While the county and some environmental groups remain in court over similar action taken in 2011, Bob DeLuca, executive director of Group for the East End — which did not take legal action then — said his organization’s members are deciding for themselves whether or not to sue.

Mr. DeLuca questioned whether or not the sewer fund would ever be replenished as promised.

“Anybody can promise anything in order to get a short-term gain,” Mr. DeLuca said. “But in 2017, to go back to the Legislature and say, ‘You promised to put the money back’ — there will be different people in place and different priorities. Maybe there will be another economic downturn.”

Aside from the county’s decision to use reserves from the sewer stabilization fund, an attempt to bring back about $120,000 more in revenue to the East End, generated through the county’s hotel/motel tax, stalled in the Legislature’s economic development and energy committee.

In addition, the Legislature rejected measures to adjust its police revenue sharing program — a move that would have brought over $500,000 to Riverhead, more than $400,000 to Southold and over $50,000 to Shelter Island — as well as an attempt to fund the Vocational Education and Extension Board, part of the county fire academy for a full year, as opposed to six months.

Pointing to the police revenue sharing defeat, the decision not to fund VEEB, and the loss of additional hotel/motel revenue — as well as use of the sewer stabilization funds — Mr. Schneiderman voted against the budget for the first time in 10 years.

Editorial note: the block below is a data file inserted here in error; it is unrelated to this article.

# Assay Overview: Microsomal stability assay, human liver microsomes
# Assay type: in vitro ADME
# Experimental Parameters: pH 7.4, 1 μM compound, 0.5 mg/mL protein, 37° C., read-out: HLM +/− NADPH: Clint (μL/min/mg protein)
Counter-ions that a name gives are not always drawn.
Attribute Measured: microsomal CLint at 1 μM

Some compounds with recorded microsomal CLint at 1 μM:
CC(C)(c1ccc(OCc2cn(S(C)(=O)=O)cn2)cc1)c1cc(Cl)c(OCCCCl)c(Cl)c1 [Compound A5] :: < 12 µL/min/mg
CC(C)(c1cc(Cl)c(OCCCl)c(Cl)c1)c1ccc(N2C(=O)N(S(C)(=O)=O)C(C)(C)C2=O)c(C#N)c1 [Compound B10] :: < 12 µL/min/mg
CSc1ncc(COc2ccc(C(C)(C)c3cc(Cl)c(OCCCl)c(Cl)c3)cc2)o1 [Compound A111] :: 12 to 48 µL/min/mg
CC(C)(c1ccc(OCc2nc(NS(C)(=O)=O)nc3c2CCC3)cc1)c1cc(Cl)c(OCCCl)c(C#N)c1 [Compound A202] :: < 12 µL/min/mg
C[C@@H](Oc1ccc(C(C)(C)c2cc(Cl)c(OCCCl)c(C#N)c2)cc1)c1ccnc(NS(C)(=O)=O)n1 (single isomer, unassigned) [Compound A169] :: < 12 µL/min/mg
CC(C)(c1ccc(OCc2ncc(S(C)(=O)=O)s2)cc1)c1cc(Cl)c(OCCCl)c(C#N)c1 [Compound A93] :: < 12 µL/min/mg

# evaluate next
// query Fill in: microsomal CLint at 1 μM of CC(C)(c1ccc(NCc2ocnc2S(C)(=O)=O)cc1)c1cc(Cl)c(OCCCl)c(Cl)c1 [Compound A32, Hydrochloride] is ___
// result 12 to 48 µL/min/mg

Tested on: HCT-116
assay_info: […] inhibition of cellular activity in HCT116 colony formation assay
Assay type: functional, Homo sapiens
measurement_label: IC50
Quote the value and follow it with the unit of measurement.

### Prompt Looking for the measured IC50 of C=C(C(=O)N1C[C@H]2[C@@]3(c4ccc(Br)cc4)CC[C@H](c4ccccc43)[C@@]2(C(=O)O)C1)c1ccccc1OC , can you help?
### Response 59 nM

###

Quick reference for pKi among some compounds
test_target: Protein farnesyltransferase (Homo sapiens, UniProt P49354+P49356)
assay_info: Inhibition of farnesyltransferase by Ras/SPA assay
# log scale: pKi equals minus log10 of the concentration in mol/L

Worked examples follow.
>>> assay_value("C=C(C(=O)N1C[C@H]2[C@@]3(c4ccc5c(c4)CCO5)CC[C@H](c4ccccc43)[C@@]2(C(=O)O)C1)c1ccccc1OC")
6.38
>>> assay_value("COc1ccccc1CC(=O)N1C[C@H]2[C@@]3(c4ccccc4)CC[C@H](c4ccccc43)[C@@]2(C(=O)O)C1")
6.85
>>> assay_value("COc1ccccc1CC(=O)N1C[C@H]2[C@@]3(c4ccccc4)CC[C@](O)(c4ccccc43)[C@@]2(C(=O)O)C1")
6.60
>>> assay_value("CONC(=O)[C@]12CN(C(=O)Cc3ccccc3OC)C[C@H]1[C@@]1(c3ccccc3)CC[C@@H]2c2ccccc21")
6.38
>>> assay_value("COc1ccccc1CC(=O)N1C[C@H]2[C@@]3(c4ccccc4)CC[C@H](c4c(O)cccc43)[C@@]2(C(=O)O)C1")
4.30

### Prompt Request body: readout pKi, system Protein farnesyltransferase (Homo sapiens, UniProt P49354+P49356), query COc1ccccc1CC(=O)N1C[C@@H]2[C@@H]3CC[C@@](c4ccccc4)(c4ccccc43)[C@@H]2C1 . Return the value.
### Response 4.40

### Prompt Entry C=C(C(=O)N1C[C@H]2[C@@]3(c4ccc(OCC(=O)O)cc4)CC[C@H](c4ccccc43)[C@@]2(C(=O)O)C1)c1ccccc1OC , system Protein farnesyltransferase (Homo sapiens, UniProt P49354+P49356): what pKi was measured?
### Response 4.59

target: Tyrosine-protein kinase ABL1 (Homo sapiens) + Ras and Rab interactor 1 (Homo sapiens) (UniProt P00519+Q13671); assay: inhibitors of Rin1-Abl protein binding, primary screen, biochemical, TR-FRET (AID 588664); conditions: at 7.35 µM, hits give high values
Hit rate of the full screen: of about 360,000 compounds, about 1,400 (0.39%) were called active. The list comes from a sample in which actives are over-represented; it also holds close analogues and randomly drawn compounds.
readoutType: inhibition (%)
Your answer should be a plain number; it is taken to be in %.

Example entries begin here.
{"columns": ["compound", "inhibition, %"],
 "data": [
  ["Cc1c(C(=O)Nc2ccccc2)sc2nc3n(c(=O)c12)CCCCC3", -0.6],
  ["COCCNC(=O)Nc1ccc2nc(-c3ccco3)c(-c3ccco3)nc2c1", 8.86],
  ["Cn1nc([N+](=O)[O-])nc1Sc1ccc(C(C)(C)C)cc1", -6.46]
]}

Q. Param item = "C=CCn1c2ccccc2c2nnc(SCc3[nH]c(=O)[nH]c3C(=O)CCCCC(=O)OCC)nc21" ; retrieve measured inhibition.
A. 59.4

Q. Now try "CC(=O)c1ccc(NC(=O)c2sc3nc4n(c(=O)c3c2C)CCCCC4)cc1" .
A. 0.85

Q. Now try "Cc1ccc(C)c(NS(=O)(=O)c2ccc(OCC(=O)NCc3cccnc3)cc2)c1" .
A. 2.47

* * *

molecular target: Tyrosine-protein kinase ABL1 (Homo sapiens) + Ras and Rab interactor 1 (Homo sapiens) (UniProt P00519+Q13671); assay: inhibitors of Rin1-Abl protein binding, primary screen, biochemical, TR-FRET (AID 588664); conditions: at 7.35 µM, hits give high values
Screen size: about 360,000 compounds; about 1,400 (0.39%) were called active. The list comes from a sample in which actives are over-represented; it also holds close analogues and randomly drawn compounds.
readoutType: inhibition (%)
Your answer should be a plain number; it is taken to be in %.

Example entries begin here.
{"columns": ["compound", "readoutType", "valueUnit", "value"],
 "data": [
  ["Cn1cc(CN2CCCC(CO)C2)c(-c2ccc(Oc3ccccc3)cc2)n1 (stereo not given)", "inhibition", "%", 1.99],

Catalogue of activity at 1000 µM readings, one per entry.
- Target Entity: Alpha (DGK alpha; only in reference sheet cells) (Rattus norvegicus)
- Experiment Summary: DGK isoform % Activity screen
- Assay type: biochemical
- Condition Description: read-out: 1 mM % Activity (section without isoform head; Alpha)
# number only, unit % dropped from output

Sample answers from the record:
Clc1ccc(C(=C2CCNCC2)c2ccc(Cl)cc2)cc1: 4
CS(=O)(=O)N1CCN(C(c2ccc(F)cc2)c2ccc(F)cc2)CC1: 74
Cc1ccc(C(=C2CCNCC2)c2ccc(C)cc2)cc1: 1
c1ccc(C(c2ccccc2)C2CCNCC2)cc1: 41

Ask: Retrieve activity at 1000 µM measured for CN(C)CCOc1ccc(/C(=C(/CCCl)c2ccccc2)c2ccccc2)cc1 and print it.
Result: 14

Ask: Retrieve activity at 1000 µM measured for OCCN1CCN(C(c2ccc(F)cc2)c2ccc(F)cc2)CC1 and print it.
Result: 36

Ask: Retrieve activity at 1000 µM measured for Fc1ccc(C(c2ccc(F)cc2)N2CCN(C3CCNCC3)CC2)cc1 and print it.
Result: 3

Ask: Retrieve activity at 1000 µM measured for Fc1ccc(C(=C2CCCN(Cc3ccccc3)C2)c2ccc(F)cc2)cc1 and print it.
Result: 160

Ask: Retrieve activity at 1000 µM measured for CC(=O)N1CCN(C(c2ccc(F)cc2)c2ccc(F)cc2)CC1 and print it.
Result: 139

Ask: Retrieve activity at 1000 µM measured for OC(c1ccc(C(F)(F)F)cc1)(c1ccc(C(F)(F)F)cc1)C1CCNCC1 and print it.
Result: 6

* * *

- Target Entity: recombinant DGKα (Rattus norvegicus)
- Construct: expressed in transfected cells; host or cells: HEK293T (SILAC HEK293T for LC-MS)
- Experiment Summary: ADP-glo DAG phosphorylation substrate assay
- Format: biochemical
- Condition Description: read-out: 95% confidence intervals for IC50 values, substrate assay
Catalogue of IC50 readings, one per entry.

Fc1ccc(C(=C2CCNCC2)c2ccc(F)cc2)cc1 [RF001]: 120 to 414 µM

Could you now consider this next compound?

“I don’t feel this year’s budget was great for the East End,” said Mr. Schneiderman, who was just re-elected to a sixth and final two-year term in office under term limit laws.

Mr. Krupski, meanwhile, said that some hotel/motel funds were brought back to the East End during the budget working group meetings, a closed-door process that has earned criticism on its own.

He also pointed to success “keeping revenue projections in a more realistic place,” and added that police revenue sharing is something that needs to be addressed on a percentage basis, rather than the hard numbers currently negotiated.

While he said the budget’s end product might not be exactly what East End voters would want, he said, “I did have some constructive input on it, but everything doesn’t always go my way or my district’s way. Every dollar was allocated evenly.”

As far as going to court over the use of sewer funds, Mr. Amper said the Pine Barrens Society’s board of directors has already approved litigating the topic. Group for the East End is still considering, while a request for comment from the Citizens Campaign for the Environment, another major environmental group in the region, was not immediately returned.

jpinciaro@timesreview.com